Japanese automobile company Toyota announced Thursday that it needed to slash global production by 40% in September because of the impact of the coronavirus on its supply chain.
What do we know about the decision?
The car giant had originally intended to manufacture a little under 900,000 vehicles next month, but this figure has been cut down to about 500,000.
Affected Toyota models include the Corolla, Prius and Land Cruiser.
"We sincerely apologize for the inconvenience caused to our customers and suppliers due to these changes," the company said in a statement.
Tokyo-based newspaper Nikkei reported that the ongoing global chip shortage was a major reason behind the decision.
A spike in demand for consumer electronics during the pandemic has led to shortages for carmakers, with computer chips and semiconductors a necessary component in modern vehicles. Meanwhile, COVID-related restrictions like lockdowns have led to other supply chain issues.
Toyota will suspend some operations at its domestic manufacturing plants in Japan, and will also scale back manufacturing in North America, China, and Europe.
Shares of Toyota Motor Corp. tumbled 4.42% on Thursday on the Japanese stock market in response to the news.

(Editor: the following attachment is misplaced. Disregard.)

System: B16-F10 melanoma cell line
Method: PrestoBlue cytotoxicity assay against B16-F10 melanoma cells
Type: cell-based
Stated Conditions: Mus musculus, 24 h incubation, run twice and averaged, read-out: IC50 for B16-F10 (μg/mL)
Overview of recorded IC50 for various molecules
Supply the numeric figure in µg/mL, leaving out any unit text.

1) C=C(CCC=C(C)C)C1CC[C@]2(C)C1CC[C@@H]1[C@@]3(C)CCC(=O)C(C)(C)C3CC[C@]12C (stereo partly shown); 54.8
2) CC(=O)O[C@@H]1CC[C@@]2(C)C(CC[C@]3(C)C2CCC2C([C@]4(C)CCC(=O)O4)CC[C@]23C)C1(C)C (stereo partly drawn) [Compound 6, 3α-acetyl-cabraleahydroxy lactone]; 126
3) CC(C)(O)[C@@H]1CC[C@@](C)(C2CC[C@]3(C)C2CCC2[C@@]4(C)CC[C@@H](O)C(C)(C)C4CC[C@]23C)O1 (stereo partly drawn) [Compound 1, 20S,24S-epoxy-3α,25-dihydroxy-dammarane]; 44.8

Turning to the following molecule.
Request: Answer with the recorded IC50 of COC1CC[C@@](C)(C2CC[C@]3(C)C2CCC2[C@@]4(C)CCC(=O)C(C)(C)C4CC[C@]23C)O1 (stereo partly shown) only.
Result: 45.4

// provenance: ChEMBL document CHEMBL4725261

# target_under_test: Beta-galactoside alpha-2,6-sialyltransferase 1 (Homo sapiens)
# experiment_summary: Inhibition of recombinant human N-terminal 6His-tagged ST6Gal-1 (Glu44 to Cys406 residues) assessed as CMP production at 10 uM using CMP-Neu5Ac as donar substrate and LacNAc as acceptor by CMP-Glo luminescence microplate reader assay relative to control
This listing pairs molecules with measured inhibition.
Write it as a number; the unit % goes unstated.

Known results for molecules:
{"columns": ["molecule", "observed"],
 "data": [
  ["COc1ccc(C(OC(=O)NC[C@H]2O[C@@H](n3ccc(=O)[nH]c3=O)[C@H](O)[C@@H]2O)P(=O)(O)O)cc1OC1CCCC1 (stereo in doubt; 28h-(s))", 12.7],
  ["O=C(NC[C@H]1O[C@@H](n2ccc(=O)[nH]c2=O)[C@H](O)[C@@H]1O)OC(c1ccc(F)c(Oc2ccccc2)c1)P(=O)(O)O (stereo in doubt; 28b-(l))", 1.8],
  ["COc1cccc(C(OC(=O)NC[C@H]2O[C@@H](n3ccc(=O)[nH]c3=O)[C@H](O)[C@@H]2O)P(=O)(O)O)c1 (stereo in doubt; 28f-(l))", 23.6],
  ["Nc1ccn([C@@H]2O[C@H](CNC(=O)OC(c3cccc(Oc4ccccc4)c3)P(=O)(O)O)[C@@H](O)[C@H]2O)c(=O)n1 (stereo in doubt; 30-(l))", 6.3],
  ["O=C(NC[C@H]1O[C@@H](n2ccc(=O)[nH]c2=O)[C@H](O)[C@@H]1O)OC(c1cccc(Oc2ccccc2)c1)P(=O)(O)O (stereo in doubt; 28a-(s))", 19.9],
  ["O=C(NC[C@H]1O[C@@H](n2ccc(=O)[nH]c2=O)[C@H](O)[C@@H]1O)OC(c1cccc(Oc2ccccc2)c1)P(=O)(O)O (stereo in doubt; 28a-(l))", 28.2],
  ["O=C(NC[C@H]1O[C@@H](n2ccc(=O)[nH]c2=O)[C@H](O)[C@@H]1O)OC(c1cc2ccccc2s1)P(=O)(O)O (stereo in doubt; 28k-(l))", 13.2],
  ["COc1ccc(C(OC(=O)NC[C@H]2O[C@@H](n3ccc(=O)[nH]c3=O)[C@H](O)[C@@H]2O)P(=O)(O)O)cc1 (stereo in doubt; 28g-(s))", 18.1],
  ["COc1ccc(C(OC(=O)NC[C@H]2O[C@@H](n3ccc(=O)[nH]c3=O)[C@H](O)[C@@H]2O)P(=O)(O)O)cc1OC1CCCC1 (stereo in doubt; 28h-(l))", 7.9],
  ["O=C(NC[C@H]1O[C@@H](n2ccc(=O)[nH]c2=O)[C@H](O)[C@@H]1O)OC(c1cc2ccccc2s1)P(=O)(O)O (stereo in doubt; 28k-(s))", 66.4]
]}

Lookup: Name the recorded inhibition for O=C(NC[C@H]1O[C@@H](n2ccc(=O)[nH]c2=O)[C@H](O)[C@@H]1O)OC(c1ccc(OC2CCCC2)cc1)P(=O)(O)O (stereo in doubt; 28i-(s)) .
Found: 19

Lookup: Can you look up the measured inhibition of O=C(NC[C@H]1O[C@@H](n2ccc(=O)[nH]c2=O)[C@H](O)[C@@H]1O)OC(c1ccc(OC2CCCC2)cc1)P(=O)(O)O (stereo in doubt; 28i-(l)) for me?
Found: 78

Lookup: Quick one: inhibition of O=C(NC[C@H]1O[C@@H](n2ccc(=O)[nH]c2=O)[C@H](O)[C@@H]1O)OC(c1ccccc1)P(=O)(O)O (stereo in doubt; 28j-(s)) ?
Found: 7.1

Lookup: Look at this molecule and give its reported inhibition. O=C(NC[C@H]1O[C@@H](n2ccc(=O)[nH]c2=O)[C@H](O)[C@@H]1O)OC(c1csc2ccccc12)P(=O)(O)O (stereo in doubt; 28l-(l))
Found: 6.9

Most major manufacturers have been forced to cut production in recent weeks and months, including German giants Volkswagen, Audi and Daimler, as well as US companies like General Motors and Ford.
Rising coronavirus cases threaten Asia trade
A resurgence of the coronavirus in Asia due to the more contagious delta variant has disrupted trade in the region.
South Korean company Samsung has taken a revenue hit on its mobile phone business due to rising cases in Vietnam.
The pandemic-related chip shortage has not only affected car companies such as Toyota, but also electronics firms.
Electronics giant Sony, which is also based in Japan, has struggled to produce enough units of its latest Playstation 5 to keep up with demand.
In order to boost the supply of chips, countries such as the United States and Germany are trying to lure semiconductor leaders such as Taiwan's TMSC into building new factories on their territory.
wd/msh (Reuters, AP, AFP)